Ron Gallo Foreground Music
I listened to Ron Gallo’s Foreground Music on repeat today while hustling around New York City for the various required peregrinations of my own late-stage-capitalism gerbil-wheel (I have a lot of jobs), and I have to say, there are many moments on this album that land extremely close to home in a rough week. Gallo tells the truth about the sorry state of the world, and sometimes a very harsh truth. But he’s not a hypocrite or a megalomaniac; he turns his sharp and poetic critical eye on himself, as well. And somewhere down deep, under the fuzzy guitars and quest for something better, Gallo finds love, and not the saccharine corporate bullshit that pushes spending insane amounts of money on Valentine’s Day, but a love of humanity, and our rare but real potential for beauty. In his own words, “The world is completely fucked, but the universe is inside you.”
However, before you arrive at Gallo’s unique affirmations (that are a perfect blend of hopeless and hopeful for these times), Foreground Music takes you on a tour of the post-modern Western world through Gallo’s ironic and philosophical lens. Society may be dealing out a lot of shit, but Gallo is not taking it lying down. He’s dancing, he’s crooning, he’s pumping out the distorted guitar riffs. He’s telling it like it is, and few are spared. The first ones he brings to the fire of his words are all the toxic men out there. “Entitled Man” rocks out with urgently, and aims its energy to call out sexism in a way that few cis men do or can. Gallo practically growls on the chorus: “Entitled man / Keep your hands down your pants / Entitled man / Keep your thoughts in your head / Just because she’s talking to you / Doesn’t mean you mean anything / To her now.”
Ron Gallo (photo by Dylan Reyes)
The album’s title track is up next and rushes at you with a frenzy of guitar noise balanced with sparkling synth and mellotron fills (masterfully played by Jerry Bernhardt), as Gallo confesses over it all: “I take my life pills one day at a time / My favorite thing to do is lie awake and panic.” I can relate! Can’t we all at this point? The existential dread has built up and exploded over the top of this overstuffed blender of an American Dream, and whether it’s the constant comparison of one’s life to other people’s (that always ends with you coming up short and really unhappy), or Gallo’s hilarious but eerily accurate analysis of how many T-shirts we all have, this song will get your heart racing from anxiety, while also coaxing you to bounce around and laugh out loud.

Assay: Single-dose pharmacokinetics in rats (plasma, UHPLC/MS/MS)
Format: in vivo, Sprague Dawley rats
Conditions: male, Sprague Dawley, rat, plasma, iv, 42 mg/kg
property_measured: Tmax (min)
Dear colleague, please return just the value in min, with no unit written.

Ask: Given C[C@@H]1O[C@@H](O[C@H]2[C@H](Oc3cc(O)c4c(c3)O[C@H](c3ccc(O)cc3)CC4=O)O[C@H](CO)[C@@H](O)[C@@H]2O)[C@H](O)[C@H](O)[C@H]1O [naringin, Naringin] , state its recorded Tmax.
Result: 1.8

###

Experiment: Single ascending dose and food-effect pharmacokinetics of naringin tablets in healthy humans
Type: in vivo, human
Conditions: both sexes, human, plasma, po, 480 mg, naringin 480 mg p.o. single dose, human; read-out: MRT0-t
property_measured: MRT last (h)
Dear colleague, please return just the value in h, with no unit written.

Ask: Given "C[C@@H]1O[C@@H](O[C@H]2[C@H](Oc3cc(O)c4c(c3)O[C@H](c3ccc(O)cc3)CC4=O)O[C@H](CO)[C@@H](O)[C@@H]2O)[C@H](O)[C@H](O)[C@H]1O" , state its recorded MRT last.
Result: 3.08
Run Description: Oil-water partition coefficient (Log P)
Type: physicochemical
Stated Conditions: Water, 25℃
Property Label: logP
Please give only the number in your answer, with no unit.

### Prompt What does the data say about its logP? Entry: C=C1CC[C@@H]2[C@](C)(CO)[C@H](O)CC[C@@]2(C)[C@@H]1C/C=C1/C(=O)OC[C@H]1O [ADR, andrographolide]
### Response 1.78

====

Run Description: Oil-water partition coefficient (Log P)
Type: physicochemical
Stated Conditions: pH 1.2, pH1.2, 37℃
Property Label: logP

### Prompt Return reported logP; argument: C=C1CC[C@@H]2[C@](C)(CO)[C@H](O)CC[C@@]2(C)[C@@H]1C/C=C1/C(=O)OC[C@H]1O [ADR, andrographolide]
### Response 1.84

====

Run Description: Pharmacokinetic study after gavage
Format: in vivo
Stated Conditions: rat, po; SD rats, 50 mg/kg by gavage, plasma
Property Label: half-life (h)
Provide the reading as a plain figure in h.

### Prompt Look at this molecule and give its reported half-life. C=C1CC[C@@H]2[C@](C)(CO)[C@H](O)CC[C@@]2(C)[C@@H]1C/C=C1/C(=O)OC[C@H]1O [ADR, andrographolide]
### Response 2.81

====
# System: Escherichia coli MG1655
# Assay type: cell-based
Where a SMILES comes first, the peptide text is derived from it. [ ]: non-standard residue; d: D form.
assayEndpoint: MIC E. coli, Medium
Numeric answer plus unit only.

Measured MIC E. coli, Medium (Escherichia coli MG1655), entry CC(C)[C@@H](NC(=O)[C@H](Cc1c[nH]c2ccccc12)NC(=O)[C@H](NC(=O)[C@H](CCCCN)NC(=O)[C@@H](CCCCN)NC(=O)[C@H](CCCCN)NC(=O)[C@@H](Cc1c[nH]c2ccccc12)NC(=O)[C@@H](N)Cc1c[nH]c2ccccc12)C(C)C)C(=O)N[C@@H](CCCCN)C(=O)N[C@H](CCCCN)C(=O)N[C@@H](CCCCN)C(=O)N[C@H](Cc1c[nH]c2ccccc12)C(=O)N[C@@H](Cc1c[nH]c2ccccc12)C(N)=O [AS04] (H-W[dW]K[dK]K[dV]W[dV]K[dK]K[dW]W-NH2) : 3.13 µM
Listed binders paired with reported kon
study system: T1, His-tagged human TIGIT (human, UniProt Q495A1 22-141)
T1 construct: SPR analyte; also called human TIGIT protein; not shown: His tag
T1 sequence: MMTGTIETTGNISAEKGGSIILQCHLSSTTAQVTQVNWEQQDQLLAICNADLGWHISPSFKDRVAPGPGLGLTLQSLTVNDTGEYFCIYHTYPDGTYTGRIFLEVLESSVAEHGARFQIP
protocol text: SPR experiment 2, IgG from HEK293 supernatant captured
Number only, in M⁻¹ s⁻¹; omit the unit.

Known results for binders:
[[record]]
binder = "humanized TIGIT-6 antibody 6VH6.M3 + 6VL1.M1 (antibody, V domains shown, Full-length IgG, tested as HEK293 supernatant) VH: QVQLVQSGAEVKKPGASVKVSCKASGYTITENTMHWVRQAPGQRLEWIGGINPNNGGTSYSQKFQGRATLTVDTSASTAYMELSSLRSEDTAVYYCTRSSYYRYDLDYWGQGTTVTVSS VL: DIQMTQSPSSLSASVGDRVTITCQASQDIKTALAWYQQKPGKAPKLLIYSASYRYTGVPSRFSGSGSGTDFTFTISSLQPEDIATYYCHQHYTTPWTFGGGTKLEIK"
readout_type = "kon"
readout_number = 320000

Other stand-out tracks include “At Least I’m Dancing” (which we previous reviewed here) and “Anything But This,” the album’s penultimate song, where Gallo beg-croons over the gale of guitars: “Anything but this for a little while… I stroll the streets / Everyone I see has just lost it / There’s garbage everywhere / It’s snowing sideways / It was 80 and sunny yesterday.” Yep, sounds like my everyday reality, and I’d love a break, too!
My two favorite songs on Foreground Music, though, are the ones where we see the most of Gallo’s true (and sometimes broken) heart. “Can My Flowers Even Grow Here?” presents some of the album’s most poetic and plaintive lyrics: “Can my flowers even grow here / When the ground is bullshit and the air is smoke…We come from a place where honesty comes off as crazy / And trying to be something real / Feels like constantly running up a wheel.” (Yep, I’m right with you, Ron…see the first paragraph and my mention of my own gerbil wheel…uh huh.)
But the final track, “I Love Someone Buried Deep Inside of You,” the most poignant of the album, puts into words perfectly the terrible but too-frequent experience of losing someone you love to their addictions: “I can’t believe you let it get this far / I can’t believe you don’t have any control / Here I am, there is nothing I can do / I love someone buried deep inside of you.” Chiara D’Anzieri’s gorgeous slide-and-slink bass line really shines on this final song, as well.
Foreground Music hits hard, while also making you smile and shimmy, showing Ron Gallo’s true range as an artist. The album was recorded at REALLY NICE Studio in Philadelphia and Jerry’s Place in Medford, NJ, and everyone in the band participated in the production (including Josh Friedman, who often holds down the tight rhythms on the drums). I strongly suggest you take a listen (or ten) to Foreground Music . Ron Gallo may be the philosopher poet of his generation, and having him in your ears might just get you through all the crap.
Foreground Music is out now via Kill Rock Stars and is available on all major streamers. Ron Gallo will next play NYC on 4/6 at Baby’s All Right.